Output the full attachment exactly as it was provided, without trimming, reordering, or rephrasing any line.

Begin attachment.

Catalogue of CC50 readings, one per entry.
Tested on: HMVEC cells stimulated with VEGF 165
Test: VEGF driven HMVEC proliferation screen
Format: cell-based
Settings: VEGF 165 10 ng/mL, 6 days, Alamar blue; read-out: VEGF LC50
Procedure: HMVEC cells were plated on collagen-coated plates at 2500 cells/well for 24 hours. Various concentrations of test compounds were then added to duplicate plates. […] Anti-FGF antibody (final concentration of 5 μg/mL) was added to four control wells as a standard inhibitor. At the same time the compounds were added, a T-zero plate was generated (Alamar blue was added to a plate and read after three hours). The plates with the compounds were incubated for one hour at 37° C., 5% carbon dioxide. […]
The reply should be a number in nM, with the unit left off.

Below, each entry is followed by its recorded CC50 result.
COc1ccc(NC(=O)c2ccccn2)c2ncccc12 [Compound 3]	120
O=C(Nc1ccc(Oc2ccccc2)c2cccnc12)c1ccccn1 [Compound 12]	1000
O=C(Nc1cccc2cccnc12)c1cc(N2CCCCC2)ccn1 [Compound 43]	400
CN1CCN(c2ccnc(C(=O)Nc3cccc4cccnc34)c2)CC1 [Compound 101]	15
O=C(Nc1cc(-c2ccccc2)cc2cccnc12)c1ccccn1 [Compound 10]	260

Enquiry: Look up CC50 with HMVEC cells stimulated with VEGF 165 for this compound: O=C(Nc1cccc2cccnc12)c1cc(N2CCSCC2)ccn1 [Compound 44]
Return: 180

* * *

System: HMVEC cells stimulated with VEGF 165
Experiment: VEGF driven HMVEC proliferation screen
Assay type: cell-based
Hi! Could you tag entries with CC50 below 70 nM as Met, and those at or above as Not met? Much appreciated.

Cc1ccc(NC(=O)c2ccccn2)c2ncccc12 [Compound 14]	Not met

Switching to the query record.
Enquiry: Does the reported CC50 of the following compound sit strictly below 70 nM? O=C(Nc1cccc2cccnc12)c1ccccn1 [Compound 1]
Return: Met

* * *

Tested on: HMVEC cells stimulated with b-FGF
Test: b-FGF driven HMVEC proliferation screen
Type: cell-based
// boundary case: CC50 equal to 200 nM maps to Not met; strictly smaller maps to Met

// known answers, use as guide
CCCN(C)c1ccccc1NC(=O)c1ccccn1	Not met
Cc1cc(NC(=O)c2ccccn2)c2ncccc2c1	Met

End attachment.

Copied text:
Catalogue of CC50 readings, one per entry.
Tested on: HMVEC cells stimulated with VEGF 165
Test: VEGF driven HMVEC proliferation screen
Format: cell-based
Settings: VEGF 165 10 ng/mL, 6 days, Alamar blue; read-out: VEGF LC50
Procedure: HMVEC cells were plated on collagen-coated plates at 2500 cells/well for 24 hours. Various concentrations of test compounds were then added to duplicate plates. […] Anti-FGF antibody (final concentration of 5 μg/mL) was added to four control wells as a standard inhibitor. At the same time the compounds were added, a T-zero plate was generated (Alamar blue was added to a plate and read after three hours). The plates with the compounds were incubated for one hour at 37° C., 5% carbon dioxide. […]
The reply should be a number in nM, with the unit left off.

Below, each entry is followed by its recorded CC50 result.
COc1ccc(NC(=O)c2ccccn2)c2ncccc12 [Compound 3]	120
O=C(Nc1ccc(Oc2ccccc2)c2cccnc12)c1ccccn1 [Compound 12]	1000
O=C(Nc1cccc2cccnc12)c1cc(N2CCCCC2)ccn1 [Compound 43]	400
CN1CCN(c2ccnc(C(=O)Nc3cccc4cccnc34)c2)CC1 [Compound 101]	15
O=C(Nc1cc(-c2ccccc2)cc2cccnc12)c1ccccn1 [Compound 10]	260

Enquiry: Look up CC50 with HMVEC cells stimulated with VEGF 165 for this compound: O=C(Nc1cccc2cccnc12)c1cc(N2CCSCC2)ccn1 [Compound 44]
Return: 180

* * *

System: HMVEC cells stimulated with VEGF 165
Experiment: VEGF driven HMVEC proliferation screen
Assay type: cell-based
Hi! Could you tag entries with CC50 below 70 nM as Met, and those at or above as Not met? Much appreciated.

Cc1ccc(NC(=O)c2ccccn2)c2ncccc12 [Compound 14]	Not met

Switching to the query record.
Enquiry: Does the reported CC50 of the following compound sit strictly below 70 nM? O=C(Nc1cccc2cccnc12)c1ccccn1 [Compound 1]
Return: Met

* * *

Tested on: HMVEC cells stimulated with b-FGF
Test: b-FGF driven HMVEC proliferation screen
Type: cell-based
// boundary case: CC50 equal to 200 nM maps to Not met; strictly smaller maps to Met

// known answers, use as guide
CCCN(C)c1ccccc1NC(=O)c1ccccn1	Not met
Cc1cc(NC(=O)c2ccccn2)c2ncccc2c1	Met